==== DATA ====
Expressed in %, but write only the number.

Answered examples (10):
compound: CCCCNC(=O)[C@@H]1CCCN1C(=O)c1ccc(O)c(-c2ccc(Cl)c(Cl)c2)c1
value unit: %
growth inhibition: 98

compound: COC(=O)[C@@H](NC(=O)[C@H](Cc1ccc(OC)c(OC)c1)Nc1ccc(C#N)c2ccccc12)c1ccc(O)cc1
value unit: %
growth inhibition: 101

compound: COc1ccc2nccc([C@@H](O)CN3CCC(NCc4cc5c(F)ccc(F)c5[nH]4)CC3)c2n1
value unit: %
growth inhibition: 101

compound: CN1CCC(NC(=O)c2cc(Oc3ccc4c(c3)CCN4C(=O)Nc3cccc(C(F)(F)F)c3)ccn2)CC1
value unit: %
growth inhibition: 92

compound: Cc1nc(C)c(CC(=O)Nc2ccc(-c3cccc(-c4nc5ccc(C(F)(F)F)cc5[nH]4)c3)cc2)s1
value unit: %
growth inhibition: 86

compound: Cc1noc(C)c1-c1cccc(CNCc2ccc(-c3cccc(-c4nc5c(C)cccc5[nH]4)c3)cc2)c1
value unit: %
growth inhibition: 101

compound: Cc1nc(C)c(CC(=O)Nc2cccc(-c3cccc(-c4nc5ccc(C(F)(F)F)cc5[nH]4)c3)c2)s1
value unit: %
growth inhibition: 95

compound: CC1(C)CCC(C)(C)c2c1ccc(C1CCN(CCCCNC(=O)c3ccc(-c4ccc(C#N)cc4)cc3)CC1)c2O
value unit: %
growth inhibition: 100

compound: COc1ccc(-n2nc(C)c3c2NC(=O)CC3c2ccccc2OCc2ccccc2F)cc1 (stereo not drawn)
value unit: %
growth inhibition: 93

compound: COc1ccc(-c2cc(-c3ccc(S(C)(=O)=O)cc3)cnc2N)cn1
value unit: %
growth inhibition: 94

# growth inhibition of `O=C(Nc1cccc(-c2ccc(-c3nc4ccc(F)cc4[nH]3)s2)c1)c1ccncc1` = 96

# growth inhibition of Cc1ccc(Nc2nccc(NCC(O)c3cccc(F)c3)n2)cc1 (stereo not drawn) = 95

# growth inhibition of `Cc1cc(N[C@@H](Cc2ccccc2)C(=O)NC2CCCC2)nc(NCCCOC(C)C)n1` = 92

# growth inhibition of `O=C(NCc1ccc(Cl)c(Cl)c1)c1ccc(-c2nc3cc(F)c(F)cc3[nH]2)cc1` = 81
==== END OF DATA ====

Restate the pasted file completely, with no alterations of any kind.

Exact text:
Expressed in %, but write only the number.

Answered examples (10):
compound: CCCCNC(=O)[C@@H]1CCCN1C(=O)c1ccc(O)c(-c2ccc(Cl)c(Cl)c2)c1
value unit: %
growth inhibition: 98

compound: COC(=O)[C@@H](NC(=O)[C@H](Cc1ccc(OC)c(OC)c1)Nc1ccc(C#N)c2ccccc12)c1ccc(O)cc1
value unit: %
growth inhibition: 101

compound: COc1ccc2nccc([C@@H](O)CN3CCC(NCc4cc5c(F)ccc(F)c5[nH]4)CC3)c2n1
value unit: %
growth inhibition: 101

compound: CN1CCC(NC(=O)c2cc(Oc3ccc4c(c3)CCN4C(=O)Nc3cccc(C(F)(F)F)c3)ccn2)CC1
value unit: %
growth inhibition: 92

compound: Cc1nc(C)c(CC(=O)Nc2ccc(-c3cccc(-c4nc5ccc(C(F)(F)F)cc5[nH]4)c3)cc2)s1
value unit: %
growth inhibition: 86

compound: Cc1noc(C)c1-c1cccc(CNCc2ccc(-c3cccc(-c4nc5c(C)cccc5[nH]4)c3)cc2)c1
value unit: %
growth inhibition: 101

compound: Cc1nc(C)c(CC(=O)Nc2cccc(-c3cccc(-c4nc5ccc(C(F)(F)F)cc5[nH]4)c3)c2)s1
value unit: %
growth inhibition: 95

compound: CC1(C)CCC(C)(C)c2c1ccc(C1CCN(CCCCNC(=O)c3ccc(-c4ccc(C#N)cc4)cc3)CC1)c2O
value unit: %
growth inhibition: 100

compound: COc1ccc(-n2nc(C)c3c2NC(=O)CC3c2ccccc2OCc2ccccc2F)cc1 (stereo not drawn)
value unit: %
growth inhibition: 93

compound: COc1ccc(-c2cc(-c3ccc(S(C)(=O)=O)cc3)cnc2N)cn1
value unit: %
growth inhibition: 94

# growth inhibition of `O=C(Nc1cccc(-c2ccc(-c3nc4ccc(F)cc4[nH]3)s2)c1)c1ccncc1` = 96

# growth inhibition of Cc1ccc(Nc2nccc(NCC(O)c3cccc(F)c3)n2)cc1 (stereo not drawn) = 95

# growth inhibition of `Cc1cc(N[C@@H](Cc2ccccc2)C(=O)NC2CCCC2)nc(NCCCOC(C)C)n1` = 92

# growth inhibition of `O=C(NCc1ccc(Cl)c(Cl)c1)c1ccc(-c2nc3cc(F)c(F)cc3[nH]2)cc1` = 81